Validation Rules allow system administrators to configure policies to prevent undesired data modifications, such as:
- Do not allow to change custom values of Epic when it is in final state
- Do not allow to change Time records once they are marked as billed
- Allow to change "Approved" custom value only by users with "Approver" role
Every Validation Rule is defined as a trigger (which data modifications it reacts to) and a filter (whether to allow to save the modification).
There are 3 types of triggers:
- Validation Rule is triggered when a user adds the new entity like Bug or Feature
- Validation Rule is triggered when a user changes some field of existing entity, like Feature of User Story, or Budget custom value of Epic
- Administrators may optionally specify a list of field names which must be modified to trigger the validation. Omitting such changed field names causes the validation to be triggered for any modification of the selected entity.
- Adding, updating, or removing data from collections is not treated as Update of parent entity in Validation Rules, and must be done from the child's point-of-view. For example, to react to adding a User Story to existing Feature, administrator must configure a rule for User Story entity with changed fields set to Feature.
- It is also possible to check the original values of the fields before the modification using
- Depends on the Targetprocess version, may not be available for your Targetprocess installation yet
- Validation is performed before deleting the existing entity, so that Validation DSL can access the state of entity and its relations.
When Validation DSL expression resolves to
true, the validation is assumed to be failed, and transaction is reverted.
For example, the following DSL will reject any modifications (matched by trigger) when entity is in final state:
EntityState.IsFinal == true
Query capabilities (depth level for field access and aggregations) are the same as in
select clause of API v2.
$Author object allows to configure validations based on the user attempting to change the data. This may be useful to limit some changes to particular users only:
$Author.Idfield returns numeric ID of the user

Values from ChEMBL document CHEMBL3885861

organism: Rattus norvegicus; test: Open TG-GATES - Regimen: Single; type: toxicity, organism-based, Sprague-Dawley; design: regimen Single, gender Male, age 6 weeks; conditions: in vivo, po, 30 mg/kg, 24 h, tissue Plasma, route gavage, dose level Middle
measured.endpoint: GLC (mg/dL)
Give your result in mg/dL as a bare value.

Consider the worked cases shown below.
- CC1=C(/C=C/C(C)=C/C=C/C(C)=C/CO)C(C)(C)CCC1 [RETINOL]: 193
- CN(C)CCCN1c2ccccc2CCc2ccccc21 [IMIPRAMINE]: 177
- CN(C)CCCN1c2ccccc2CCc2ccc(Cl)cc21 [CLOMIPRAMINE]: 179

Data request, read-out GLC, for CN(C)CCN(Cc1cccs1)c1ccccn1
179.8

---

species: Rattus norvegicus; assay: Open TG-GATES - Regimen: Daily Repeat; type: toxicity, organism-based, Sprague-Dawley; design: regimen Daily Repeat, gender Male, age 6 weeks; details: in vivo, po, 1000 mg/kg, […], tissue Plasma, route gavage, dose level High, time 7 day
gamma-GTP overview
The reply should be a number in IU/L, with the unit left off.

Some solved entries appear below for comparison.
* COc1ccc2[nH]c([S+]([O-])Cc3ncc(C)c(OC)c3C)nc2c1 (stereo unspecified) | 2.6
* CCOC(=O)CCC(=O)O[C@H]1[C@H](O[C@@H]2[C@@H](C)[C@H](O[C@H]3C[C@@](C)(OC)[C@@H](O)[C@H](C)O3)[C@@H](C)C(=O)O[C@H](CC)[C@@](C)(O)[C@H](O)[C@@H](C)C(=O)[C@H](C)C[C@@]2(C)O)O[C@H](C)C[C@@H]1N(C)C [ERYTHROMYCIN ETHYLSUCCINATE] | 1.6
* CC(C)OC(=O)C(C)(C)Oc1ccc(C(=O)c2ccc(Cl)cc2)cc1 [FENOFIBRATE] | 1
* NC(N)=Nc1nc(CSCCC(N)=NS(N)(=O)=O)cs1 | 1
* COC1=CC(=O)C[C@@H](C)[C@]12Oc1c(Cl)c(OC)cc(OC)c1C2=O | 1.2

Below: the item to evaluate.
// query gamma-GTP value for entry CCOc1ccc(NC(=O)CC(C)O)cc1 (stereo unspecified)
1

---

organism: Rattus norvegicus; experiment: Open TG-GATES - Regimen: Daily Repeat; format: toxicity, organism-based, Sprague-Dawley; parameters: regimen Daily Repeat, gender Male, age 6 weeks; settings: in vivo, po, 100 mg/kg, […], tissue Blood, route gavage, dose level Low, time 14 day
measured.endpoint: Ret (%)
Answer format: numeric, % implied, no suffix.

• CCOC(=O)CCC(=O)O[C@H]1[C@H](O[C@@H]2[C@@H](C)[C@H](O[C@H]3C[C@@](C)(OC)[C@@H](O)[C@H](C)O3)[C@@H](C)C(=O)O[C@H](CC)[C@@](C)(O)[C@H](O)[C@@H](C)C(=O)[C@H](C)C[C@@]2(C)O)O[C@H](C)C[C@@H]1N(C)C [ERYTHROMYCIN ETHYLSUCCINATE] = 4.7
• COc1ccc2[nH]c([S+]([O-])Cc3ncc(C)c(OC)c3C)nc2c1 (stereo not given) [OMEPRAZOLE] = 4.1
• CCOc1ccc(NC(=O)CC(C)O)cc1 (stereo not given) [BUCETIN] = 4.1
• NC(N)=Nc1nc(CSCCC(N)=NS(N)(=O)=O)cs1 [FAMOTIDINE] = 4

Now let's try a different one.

$Author.IsAdminis a boolean flag indicating whether the user is selected as system administrator
$Author.ScopedRolerepresents a role of the user in the scope of the modified entity, i.e. Project-level or Global role
For example, allow to modify User Story only if the current user is assigned to it:
Assignments.Count(GeneralUser.Id == $Author.Id) == 0
When using Updated trigger, Validation DSL can access the values before the modification using special
$Previous object. For example, a rule may prohibit to increase the budget:
Budget > $Previous.Budget
Please note that
$Previous query capabilities are more limited than modified values:
- Max 2 levels depth, e.g.
$Previous.Feature.Project.Nameis fine, but
- No access to collections, no aggregations, e.g.
$Previous.Bugs.Count() > 0won't work
Deleting data in Targetprocess may also trigger Update operations. For example, deleting a Release also updates Features linked to that Release: their Release reference is set to
null. Validation rule may need to distinguish such transitive updates from user-initiated direct updates.
Validation DSL has a special
IsBeingDeleted() extension which returns
true when referenced entity is being deleted in the same operation. For example, to prevent changing Release of Feature, unless Release itself is deleted, the following DSL can be used:
$ChangedFieldsallows to access a collection of modified field names
$Modificationis a string representing currently validating data modification type - Created, Updated, Deleted
- Custom fields with non-alphanumeric symbols in name should be accessed using [square brackets] syntax
Updated 6 months ago